With mother is the best when you are sick.

This raises some issues:

  1. 1.Elizabeth Ann had developed friendships whilst in Altoona through the church and relatives by marriage. Esther Ann was a blood relative of neither Elizabeth Ann nor Thomas William, yet he was living in the Hatch household and it is evident of a bonding between the two women.
  2. 'With mother is the best when you are sick' is perhaps it was not just diabetes that was the cause of Elizabeth Ann's ill-health but that she could have been suffering from post-natal depression (not identified as a clinical condition in 1910) and even disillusionment about her life in PA, not being the envisaged American Dream (Part 6).
  3. Is this comment 'With Mother etc.', a touch of irony or more likely regret, as a sad fact to add, is that the mother of Esther Ann, died in Hollidaysburg when she was only 3yrs old; Elizabeth (Perry) Lewis (1842-1877).
  4. It may well have been the case that Lizzie had died before the postcard was received.

Postscript: It was whilst staying in Pittsburgh in 2005 and searching for Esther Hatch (correspondence with Mountain Ash-1920's in Part 6) in that I commenced my initially on-line friendship with Tomi (Lewis) Larsen through our shared interests.

Lizzie sailed back to Wales with Rowland on the Mauretania in June 1910 leaving her husband Tom in Altoona, which is corroborated in the clipping. To date, I have been unable to locate the manifest for the ship and therefore I cannot establish whether there was support for the mother and child during the voyage which even if Elizabeth Ann was in good health, would nevertheless have been a daunting prospect and could not have aided her declining health.

Although, there was undoubtedly a severing of relationships between the Thomas and Rowlands families in Glynneath and Mountain Ash, this occurred, I suggest, much later after the death of Thomas William. At the funeral of the stepmother of Thomas William, Mary Elizabeth (Bowles) Thomas (1854-1918) in Mountain Ash, August 1918, ‘Mr & Mrs W Rowlands, Glynneath', Elizabeth Ann's parents were in attendance and ‘Rowland Thomas, Glynneath', her step-grandson aged 9yrs, provided a wreath (Mountain Ash Post 1918, August 14th, page 3).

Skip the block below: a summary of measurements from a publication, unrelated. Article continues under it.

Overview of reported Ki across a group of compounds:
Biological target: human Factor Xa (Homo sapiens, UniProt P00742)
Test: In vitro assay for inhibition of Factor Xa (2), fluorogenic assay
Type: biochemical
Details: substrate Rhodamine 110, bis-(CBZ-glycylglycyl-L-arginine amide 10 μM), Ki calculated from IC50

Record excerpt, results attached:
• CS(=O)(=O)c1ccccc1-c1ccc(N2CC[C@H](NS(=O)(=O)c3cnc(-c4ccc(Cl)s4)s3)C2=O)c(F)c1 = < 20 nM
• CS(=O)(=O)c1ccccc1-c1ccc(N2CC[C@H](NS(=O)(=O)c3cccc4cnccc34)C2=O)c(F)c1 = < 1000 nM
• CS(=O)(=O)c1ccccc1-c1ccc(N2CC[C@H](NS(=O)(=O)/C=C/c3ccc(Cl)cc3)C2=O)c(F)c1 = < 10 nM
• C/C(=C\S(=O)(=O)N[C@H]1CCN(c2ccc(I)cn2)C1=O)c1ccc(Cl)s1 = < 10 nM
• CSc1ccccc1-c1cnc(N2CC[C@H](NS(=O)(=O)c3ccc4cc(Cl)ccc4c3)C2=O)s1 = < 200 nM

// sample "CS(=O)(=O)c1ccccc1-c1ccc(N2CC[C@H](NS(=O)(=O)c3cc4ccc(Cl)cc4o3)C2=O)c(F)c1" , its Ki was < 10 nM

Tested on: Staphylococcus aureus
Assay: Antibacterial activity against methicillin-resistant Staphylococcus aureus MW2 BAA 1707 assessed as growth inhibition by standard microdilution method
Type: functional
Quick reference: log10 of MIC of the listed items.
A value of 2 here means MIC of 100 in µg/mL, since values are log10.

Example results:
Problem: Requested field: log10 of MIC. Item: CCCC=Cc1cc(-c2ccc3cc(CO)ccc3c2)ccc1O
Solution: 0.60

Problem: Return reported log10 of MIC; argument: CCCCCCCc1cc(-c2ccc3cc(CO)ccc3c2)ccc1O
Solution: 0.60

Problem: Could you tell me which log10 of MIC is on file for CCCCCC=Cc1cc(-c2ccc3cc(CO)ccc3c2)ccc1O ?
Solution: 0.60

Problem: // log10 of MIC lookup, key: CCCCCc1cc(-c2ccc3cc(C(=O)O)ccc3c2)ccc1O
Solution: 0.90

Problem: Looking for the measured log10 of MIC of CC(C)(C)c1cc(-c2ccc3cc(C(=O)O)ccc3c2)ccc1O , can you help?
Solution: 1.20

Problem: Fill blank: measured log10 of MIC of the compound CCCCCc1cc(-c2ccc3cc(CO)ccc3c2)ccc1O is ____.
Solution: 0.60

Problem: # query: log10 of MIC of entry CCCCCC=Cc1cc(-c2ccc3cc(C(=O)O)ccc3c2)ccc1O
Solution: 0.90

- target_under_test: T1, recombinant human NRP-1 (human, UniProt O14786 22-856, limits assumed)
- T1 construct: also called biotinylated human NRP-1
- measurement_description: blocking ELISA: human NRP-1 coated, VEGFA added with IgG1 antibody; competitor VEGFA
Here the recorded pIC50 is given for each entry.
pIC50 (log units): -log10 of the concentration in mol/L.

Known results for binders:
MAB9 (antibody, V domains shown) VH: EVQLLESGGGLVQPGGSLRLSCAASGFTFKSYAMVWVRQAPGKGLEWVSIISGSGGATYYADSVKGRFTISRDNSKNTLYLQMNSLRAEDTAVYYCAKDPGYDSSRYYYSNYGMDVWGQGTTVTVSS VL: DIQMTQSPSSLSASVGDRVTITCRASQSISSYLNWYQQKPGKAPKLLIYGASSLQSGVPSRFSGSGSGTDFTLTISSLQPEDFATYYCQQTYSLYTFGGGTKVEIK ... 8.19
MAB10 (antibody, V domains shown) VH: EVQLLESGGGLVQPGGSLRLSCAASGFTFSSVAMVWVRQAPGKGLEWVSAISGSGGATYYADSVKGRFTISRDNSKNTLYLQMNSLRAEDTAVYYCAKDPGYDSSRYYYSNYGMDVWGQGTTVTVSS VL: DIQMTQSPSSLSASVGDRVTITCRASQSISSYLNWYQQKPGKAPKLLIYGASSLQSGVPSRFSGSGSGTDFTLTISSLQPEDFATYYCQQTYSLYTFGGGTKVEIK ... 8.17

The Grave of Elizabeth Ann (Rowlands)Thomas Maesyrarian Cemetery, Mountain Ash (Number-940)
Gravestone paid for by her son, William Rowland Thomas in 1932.

Partial Transcription:
'In Loving Memory of Elizabeth Ann beloved wife of Thomas William Thomas of this place who died Oct 3rd, 1910 aged 27 Years. Ruth (Thomas) Rowlands (1862-1932), Elizabeth Anns Mother is also interred in this plot.
'W R Thomas' is inscribed at the base.
On the reverse there is reference to Thomas William's death in Altoona in 1923.

1911 Census of England and Wales
Record for 32 Heathfield Avenue, Glamorgan, Wales

William Rowlands: Head-Aged 50yrs; Married 27yrs; Coalminer/hewer; Birthplace: Aberdare, Glamorgan Ruth Rowlands: Wife-Aged 50yrs; Married 27yrs; 9 births (3 living, 6 died); Birthplace: Pyle, Glamorgan Isaac Rowlands: Son -Aged 23yrs; Single; Coalminer/hewer; Birthplace: Mountain Ash, Glamorgan Roseanna Rowlands: Daughter-Aged 17yrs; Milliner; Single; Birthplace: Mountain Ash, Glamorgan Charles Rowlands: Son-Aged 11yrs; At School; Birthplace: Mountain Ash, Glamorgan William Rowland Thomas: Grandson-Aged 1yr; Birthplace: Altoona, Pennsylvania, USA

Accommodation: 6 rooms; Census document signed by William Rowlands

Boyhood photograph of William Rowland Thomas in Glynneath
(estimated date 1914)

Photograph possibly taken during the visit to Mountain Ash/Glynneath by his father, Thomas Henry Thomas in 1914.